Web Date: February 19, 2008
Formaldehyde Makes Trailers Toxic
The Federal Emergency Management Agency (FEMA) is being harshly criticized for its slow response to evidence that trailers used to house Gulf Coast hurricane victims are contaminated with high levels of formaldehyde, an industrial chemical classified by the government as a probable carcinogen.
"FEMA first received complaints about health problems and high formaldehyde levels nearly two years ago," says Rep. Gene Taylor (D- Miss.). "If FEMA would have taken the complaints seriously from the very beginning, this issue could have been resolved already. They must now act swiftly to find adequate housing for those living in trailers across Mississippi and Louisiana, instead of at the pace they moved when first receiving complaints."
FEMA Administrator R. David Paulison announced on Feb. 14 that the agency would rush to find new temporary housing for about 38,000 families who have been living in the government-issued trailers since shortly after Hurricanes Katrina and Rita devastated the region in 2005.
The agency was forced to act after the federal Centers for Disease Control & Prevention (CDC) discovered that formaldehyde fumes from hundreds of trailers were, on average, about five times higher than what people are exposed to in most homes.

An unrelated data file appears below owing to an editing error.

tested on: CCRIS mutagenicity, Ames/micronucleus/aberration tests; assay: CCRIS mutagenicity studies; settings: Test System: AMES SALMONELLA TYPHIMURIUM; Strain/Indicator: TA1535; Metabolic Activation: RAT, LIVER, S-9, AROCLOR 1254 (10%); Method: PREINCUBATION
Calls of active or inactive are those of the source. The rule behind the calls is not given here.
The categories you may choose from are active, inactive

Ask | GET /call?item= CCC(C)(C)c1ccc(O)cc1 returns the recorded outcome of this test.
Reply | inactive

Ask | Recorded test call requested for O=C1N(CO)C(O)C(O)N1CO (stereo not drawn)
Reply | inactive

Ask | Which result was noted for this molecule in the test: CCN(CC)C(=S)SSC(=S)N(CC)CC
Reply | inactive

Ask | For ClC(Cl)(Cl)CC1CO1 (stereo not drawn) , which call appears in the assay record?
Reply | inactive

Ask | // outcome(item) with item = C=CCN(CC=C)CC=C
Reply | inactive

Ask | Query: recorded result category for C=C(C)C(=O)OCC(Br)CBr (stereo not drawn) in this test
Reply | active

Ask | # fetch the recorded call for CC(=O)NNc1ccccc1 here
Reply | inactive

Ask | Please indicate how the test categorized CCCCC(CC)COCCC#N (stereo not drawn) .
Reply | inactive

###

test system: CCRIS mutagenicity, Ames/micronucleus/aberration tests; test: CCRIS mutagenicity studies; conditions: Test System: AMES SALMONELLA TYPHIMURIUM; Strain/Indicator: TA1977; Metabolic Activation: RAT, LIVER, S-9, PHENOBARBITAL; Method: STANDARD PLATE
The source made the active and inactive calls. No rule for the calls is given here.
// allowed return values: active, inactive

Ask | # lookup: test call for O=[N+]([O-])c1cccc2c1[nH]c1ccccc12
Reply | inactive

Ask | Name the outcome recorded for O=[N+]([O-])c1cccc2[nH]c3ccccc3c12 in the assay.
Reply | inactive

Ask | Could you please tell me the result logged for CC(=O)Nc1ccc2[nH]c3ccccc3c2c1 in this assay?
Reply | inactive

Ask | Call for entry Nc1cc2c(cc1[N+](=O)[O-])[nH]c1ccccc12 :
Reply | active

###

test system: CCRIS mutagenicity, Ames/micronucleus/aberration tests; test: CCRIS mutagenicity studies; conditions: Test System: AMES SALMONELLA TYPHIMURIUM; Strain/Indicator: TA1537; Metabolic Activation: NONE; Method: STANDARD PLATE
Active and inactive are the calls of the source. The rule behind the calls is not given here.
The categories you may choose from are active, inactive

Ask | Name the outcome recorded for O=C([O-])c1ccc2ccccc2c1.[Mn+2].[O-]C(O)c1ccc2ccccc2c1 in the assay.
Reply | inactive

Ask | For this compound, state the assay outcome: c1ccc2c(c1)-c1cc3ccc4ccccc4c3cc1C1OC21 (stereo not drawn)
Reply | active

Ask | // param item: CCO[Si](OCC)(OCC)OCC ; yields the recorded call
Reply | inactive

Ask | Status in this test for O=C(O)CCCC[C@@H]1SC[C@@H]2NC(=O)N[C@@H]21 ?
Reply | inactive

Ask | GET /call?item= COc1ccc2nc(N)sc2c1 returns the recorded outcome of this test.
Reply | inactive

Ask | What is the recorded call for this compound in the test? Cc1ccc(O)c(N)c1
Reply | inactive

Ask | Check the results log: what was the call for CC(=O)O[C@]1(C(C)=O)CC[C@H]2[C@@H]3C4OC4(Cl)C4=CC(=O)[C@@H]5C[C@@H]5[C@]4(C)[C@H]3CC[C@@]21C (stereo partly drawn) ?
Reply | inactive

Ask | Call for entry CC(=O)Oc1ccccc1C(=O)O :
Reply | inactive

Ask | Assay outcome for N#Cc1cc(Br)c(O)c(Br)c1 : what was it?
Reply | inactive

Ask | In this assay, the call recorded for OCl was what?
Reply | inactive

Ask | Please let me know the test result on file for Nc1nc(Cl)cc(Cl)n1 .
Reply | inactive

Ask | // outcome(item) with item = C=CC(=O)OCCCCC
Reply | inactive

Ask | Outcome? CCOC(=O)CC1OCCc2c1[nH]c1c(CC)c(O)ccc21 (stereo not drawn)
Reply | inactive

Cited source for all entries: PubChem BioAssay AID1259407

"As a result of preliminary findings, FEMA will be taking additional actions to provide for the safety and well-being of the residents of these travel trailers by finding them alternative housing," Paulison says.
CDC tested 519 randomly selected trailers between Dec. 21, 2007, and Jan. 23 and found average levels of formaldehyde in all units of about 77 ppb, much higher than the 10 to 17 ppb concentration commonly seen in modern homes. Levels were as high as 590 ppb. U.S. health officials say long-term exposure to high levels of the chemical can be linked to increased risks of respiratory illness and cancer.
"The levels in many of these trailers and mobile homes are higher than would be expected indoors," CDC Director Julie Gerberding says. "Since these levels were found in December and January, and we know that higher temperatures can cause formaldehyde levels to go up, we think it's wise for people to be relocated before the hot weather arrives in summer."
Gerberding says scientists will seek to determine how and why levels varied among different models of FEMA trailers. Formaldehyde, a preservative used for embalming, is also used in composite-wood and particle-board construction materials. Under hot, humid conditions it can leak into the air.
After health complaints began to surface in the spring of 2006, about 1,000 families in Louisiana asked FEMA to move them to new quarters, and lawyers for a group of storm victims asked a federal judge to order FEMA to test for fumes.
"Finally, CDC has reached the conclusion that it should have made more than a year ago???that because of high levels of formaldehyde fumes, travel trailers are not safe for anyone to live in," says House Science & Technology Committee Chairman Bart Gordon (D-Tenn.). "This confirmation is long overdue."
Sen. Mary L. Landrieu (D-La.), who chairs the Senate Homeland Security Subcommittee on Disaster Recovery, says her panel will soon launch a thorough investigation into the federal government's disaster housing strategies. "This is such gross incompetence. It's been deny, delay, and ignore for two years. The disaster housing program is a disaster itself," she declares.
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